MELBOURNE, Australia — The message ‘stop being them,’ boldly displayed on Daniel Ricciardo’s 2019 helmet, was one which immediately caught the attention of everyone when it emerged in the Melbourne paddock ahead of the Australian Grand Prix.

Ricciardo had just completed his much publicised off-season move from Red Bull to Renault, and it didn’t take long for him to cause a stir with his new lid. But the message wasn’t a dig at his former team, rather a statement he hoped to embody for the 2019 season and beyond.

“It’s not targeted at Red Bull, but just having the freedom [with Renault] to do whatever I want, I figured why not go for something crazy and different,” Ricciardo said of his helmet design. “So, ‘stop being them’ is basically just encouragement to be yourself and don’t follow trends. If you like going a certain way, then be bold and do it.”

Daniel Ricciardo shows off his new helmet for 2019 with the slogan ‘Stop being them’. Quinn Rooney/Getty Images

Ricciardo, now 29, has always been a little different from everyone else in Formula One. Always the first to crack a joke and lighten a press conference, the Australian has become widely admired for his quirky sense of humour and memorable one-liners, qualities that are quite foreign in modern-day F1.

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Nobody can accuse him of not being bold, either. His shock move to Renault is one which is filled with risk, given the French manufacturer has been languishing in the midfield for over a decade now. But Ricciardo’s gutsy leap of faith was him telling the world he isn’t going to play by the norm. He will be his own man.

The switch to Renault wasn’t the only major change Ricciardo underwent at the end of 2018. He also split with long-time manager Glenn Beavis and signed with CAA Sports, the same agency which manages Juventus star Cristiano Ronaldo and NBA legend Dwyane Wade. It’s clear Ricciardo wants to make a name for himself and escape the Red Bull bubble, one which is just about a 365-day-per-year promotional job.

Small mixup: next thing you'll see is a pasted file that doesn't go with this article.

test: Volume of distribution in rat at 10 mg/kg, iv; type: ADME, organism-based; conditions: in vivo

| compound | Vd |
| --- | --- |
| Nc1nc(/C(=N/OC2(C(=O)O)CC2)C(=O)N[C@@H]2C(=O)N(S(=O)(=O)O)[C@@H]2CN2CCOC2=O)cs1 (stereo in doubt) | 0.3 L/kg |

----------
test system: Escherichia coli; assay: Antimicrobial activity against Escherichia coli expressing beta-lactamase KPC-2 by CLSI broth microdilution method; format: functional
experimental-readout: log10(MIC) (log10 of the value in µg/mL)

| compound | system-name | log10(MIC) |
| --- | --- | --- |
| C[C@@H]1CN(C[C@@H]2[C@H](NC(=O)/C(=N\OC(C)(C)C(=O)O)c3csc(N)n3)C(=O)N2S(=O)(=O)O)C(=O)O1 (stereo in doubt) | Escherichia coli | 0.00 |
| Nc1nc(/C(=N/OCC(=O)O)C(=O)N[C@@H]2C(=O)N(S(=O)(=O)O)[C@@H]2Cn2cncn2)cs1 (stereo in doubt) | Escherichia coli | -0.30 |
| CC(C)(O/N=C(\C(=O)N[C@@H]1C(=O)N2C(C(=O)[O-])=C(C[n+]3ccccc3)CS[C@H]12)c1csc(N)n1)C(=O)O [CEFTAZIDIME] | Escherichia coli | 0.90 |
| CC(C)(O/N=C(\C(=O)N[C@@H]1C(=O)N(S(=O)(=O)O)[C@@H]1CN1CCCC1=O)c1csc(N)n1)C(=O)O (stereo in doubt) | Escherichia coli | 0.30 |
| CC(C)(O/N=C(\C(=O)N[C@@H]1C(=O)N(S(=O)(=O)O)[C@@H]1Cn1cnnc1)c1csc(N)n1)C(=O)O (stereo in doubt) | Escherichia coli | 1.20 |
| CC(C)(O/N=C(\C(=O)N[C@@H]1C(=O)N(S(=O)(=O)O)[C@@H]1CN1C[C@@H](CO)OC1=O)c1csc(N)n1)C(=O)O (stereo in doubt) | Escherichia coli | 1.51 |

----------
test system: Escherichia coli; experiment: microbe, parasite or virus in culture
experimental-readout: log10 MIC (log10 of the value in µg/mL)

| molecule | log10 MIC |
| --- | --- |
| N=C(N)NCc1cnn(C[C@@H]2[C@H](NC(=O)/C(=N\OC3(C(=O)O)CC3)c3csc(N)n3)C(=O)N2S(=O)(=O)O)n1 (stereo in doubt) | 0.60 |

“What was really nice was I didn’t go to an airport for six weeks. I think that was the longest in 10 years that I’ve been off a plane,” Ricciardo said when asked what he enjoyed most in the off-season. “I enjoy being outdoors, hanging out with friends and maybe snapping the neck off a couple of beers.”

Daniel Ricciardo takes photos with fans ahead of the 2019 Australian Grand Prix. Robert Cianflone/Getty Images

Given it’s his home race and the first event of the year, the Australian Grand Prix was always going to be a hectic weekend for Ricciardo. From the minute he lands at Tullamarine Airport he is mobbed by fans and media all wanting an update on how he’s tracking ahead of the new season.

Ricciardo handles it all in a typically cheery and generous fashion, but there’s a sense of calm with him that has been absent in previous seasons. For whatever reason, he seems more comfortable with himself and where he finds himself in life.

“Daniel [has been] a fantastic addition to the team,” Renault boss Cyril Abiteboul said ahead of Friday practice in Melbourne. “He’s inside what he looks like from the outside and he’s already making a fantastic contribution.”

Free practice was a bit of a rollercoaster for Ricciardo. His weekend began with a seatbelt issue that forced him to miss a chunk of track time and from there he always seemed on the back foot. A disappointing Q2 exit on Saturday wasn’t the way he, nor Renault, envisaged the start of the season and it meant Ricciardo would line up on the sixth row of the grid.

Daniel Ricciardo of Australia drives his Renault during qualifying for the Australian Grand Prix. Morgan Hancock/NurPhoto via Getty Images

But things didn’t really improve in the race. Ricciardo lost his front wing before he had even rounded the first corner, forcing him to make a pit-stop at the end of the opening lap. He subsequently dropped back to last place before retiring his Renault on lap 31.

The weekend may not have gone to plan for Ricciardo, but it’s only one race of 21 in season 2019. Teammate Nico Hulkenberg believes Ricciardo just needs some time to adjust to his new team before it all starts to click.

“I think he has settled alright, but it takes a little bit of time to really get comfortable for a driver,” said Hulkenberg. “It’s basically like a new leather shoe, it takes some time to really walk it in and feel it’s comfortable and soft. So I think he’s in the process of that.”

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